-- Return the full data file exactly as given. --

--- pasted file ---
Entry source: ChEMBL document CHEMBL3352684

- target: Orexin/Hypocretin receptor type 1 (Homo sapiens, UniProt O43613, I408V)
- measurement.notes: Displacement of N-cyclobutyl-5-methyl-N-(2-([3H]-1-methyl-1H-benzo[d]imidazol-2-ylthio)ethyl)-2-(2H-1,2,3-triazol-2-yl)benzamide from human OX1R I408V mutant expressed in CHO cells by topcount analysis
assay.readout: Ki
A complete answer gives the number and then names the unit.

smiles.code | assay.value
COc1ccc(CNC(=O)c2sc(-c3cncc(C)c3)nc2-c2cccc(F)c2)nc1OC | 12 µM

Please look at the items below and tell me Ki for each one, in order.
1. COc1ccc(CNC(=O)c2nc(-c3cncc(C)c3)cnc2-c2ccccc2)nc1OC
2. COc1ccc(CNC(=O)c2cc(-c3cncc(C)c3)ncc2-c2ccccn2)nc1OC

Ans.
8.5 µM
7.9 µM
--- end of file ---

Entry source: ChEMBL document CHEMBL3352684

- target: Orexin/Hypocretin receptor type 1 (Homo sapiens, UniProt O43613, I408V)
- measurement.notes: Displacement of N-cyclobutyl-5-methyl-N-(2-([3H]-1-methyl-1H-benzo[d]imidazol-2-ylthio)ethyl)-2-(2H-1,2,3-triazol-2-yl)benzamide from human OX1R I408V mutant expressed in CHO cells by topcount analysis
assay.readout: Ki
A complete answer gives the number and then names the unit.

smiles.code | assay.value
COc1ccc(CNC(=O)c2sc(-c3cncc(C)c3)nc2-c2cccc(F)c2)nc1OC | 12 µM

Please look at the items below and tell me Ki for each one, in order.
1. COc1ccc(CNC(=O)c2nc(-c3cncc(C)c3)cnc2-c2ccccc2)nc1OC
2. COc1ccc(CNC(=O)c2cc(-c3cncc(C)c3)ncc2-c2ccccn2)nc1OC

Ans.
8.5 µM
7.9 µM